Accessibility links

Breaking News

Ukraine Claims Found List Of 47 Russian Assassination Targets


Vasyl Hrytsak (left), head of the security service of Ukraine, journalist Arkady Babchenko (center), and Prosecutor General of Ukraine Yuriy Lutsenko.

Ukrainian authorities claim they have uncovered a hit-list of 47 people -- mostly journalists -- who are potential Russian assassination targets as a result of their sting operation staging the faked murder of exiled Russian journalist Arkady Babchenko.

Prosecutor-General Yuriy Lutsenko wrote on Facebook on June 1 that the controversial operation, which involved top officials lying to the media and public about Babchenko's death, had helped security services uncover a list of 47 mainly Ukrainian and Russian-emigre journalists who he said "could be the next victims of terrorists."

The number of people Lutsenko claimed the Russian secret service is targeting is significantly higher than the 30 people Ukrainian authorities earlier had said were likely assassination targets.

Lutsenko said all 47 have been informed they are on the alleged hit-list, and arrangements are being made for their safety.

Russia did not immediately respond to Ukraine's claims.

Kyiv-based journalist Matvei Ganapolsky, who works for Ekho Moskvy radio, told the station that he and another prominent journalist Yevgeny Kiselev had both been summoned by the Ukrainian security service and warned of potential risk to their safety.

Ganapolsky said he was also shown additional materials on the Babchenko attack that showed "this is all serious and a real attack was in fact being prepared. They were planning to kill him."

In an effort to quell widespread criticism and questions about the sting operation from media and government officials, Ukrainian law enforcement chiefs including Lutsenko on June 1 met with Western diplomats to brief them on Kyiv's decision to stage the fake contract-style shooting of Babchenko.

Around a dozen diplomats went to Ukraine's prosecutor-general's office for the meeting with Lutsenko behind closed doors that lasted nearly two hours.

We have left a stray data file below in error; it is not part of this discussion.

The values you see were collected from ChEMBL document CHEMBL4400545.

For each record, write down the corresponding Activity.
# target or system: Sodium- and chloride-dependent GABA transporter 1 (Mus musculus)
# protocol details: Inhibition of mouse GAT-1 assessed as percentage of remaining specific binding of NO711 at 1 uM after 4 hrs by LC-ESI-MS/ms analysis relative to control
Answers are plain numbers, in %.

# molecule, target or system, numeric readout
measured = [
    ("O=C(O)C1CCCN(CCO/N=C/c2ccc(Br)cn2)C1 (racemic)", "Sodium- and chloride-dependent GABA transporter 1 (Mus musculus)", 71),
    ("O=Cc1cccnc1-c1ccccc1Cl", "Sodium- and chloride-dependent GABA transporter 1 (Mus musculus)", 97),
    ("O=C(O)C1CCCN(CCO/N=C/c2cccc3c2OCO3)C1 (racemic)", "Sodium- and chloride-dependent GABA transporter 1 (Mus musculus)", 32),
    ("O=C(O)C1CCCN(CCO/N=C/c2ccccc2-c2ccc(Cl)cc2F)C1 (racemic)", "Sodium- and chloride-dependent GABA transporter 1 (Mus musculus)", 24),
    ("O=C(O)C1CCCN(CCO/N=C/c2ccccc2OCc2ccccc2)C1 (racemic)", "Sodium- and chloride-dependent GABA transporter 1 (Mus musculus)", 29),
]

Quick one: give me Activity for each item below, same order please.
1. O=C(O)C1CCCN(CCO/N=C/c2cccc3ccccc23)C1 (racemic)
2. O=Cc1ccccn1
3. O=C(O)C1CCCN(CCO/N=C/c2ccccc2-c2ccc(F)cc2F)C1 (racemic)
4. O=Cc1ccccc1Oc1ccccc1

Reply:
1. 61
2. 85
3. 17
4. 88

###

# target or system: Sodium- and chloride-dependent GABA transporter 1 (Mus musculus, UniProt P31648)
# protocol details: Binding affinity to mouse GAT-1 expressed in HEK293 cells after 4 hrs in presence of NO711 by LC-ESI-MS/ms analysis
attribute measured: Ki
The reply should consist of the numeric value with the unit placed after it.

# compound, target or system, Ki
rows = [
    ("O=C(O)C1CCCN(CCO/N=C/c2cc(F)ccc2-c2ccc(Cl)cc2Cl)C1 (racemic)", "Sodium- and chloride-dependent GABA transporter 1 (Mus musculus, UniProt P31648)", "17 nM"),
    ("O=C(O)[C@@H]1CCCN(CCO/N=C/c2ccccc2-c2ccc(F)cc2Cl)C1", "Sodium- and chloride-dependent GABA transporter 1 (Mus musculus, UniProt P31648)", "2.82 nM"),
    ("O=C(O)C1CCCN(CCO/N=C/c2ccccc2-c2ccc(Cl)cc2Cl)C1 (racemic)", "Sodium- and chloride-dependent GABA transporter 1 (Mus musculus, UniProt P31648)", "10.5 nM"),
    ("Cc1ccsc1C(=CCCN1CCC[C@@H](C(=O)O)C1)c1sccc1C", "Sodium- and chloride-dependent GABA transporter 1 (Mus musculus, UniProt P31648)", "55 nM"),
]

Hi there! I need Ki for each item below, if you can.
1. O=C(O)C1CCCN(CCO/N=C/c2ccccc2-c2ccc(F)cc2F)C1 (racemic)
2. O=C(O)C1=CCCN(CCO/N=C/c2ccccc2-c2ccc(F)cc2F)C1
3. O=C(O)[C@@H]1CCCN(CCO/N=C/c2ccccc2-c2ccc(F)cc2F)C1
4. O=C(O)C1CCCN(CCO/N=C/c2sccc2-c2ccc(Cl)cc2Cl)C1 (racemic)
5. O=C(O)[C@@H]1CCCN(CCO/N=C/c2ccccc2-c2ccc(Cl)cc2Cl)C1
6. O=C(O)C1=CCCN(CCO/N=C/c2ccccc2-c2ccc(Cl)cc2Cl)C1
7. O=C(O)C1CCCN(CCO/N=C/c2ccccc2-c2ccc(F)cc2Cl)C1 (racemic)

Diplomats attending the briefing were from major Western countries -- Germany, the United States, France, Britain, Italy,Japan, Australia, Norway, and Canada -- as well as the European Union and Council of Europe.

The prosecutor's office said the diplomats were told that law enforcement agents were able to "prevent the journalist's death" through a ruse that involved top officials -- and even Ukraine's president -- issuing false statements about his supposed murder over more than 12 hours on May 29 and 30.

Ukrainian authorities were also able to "fully document the organizer's criminal actions," gaining information on "possible potential victims, against whom it is likely terror attacks and murders were being planned," the office said.

The sting operation began on May 29 when Ukrainian police announced that Babchenko, a Russian-born journalist known for his outspoken anti-Kremlin views, had been shot dead outside his apartment in Kyiv.

After staging his "death" and taking his body to a morgue, authorities hid Babchenko overnight and he reappeared the next day, alive and well, at a news conference in Kyiv.

It was then that Babchenko and prosecutors revealed that the announcement of his death, which had prompted a grief-stricken reaction around the world overnight, was part of a sting operation aimed at foiling a real plot to assassinate the journalist.

The way the fake murder was staged has attracted criticism particularly from organizations representing journalists, which questioned the need for such extreme tactics.

Some government officials and commentators said the incident also undermined Kyiv's credibility and handed the Kremlin a propaganda gift.

Some Ukrainian allies in the West openly expressed unease with the incident. German Foreign Minister Heiko Maas, who was visiting Kyiv during the week, said the incident had raised "questions" and it was "indispensable to shed light on what happened."

He called on Ukraine to clarify the situation to "encourage trust."

Reuters also quoted a senior European Union official as saying the staged murder had the potential to undermine trust in Kyiv if the government did not come forward quickly with evidence of the plot's links to Russia.

After Lutsenko's briefing on June 1, Reuters quoted a senior EU country diplomat as saying that the Ukrainian minister had given a convincing explanation to justify the sting operation.

"I'm happy, others are happier than before. I'd say it was the right thing to do," the diplomat said, adding that Lutsenko during the briefing "acknowledged that the media reaction came as a surprise and that side should have been handled better."

With reporting by AFP and Reuters
XS
SM
MD
LG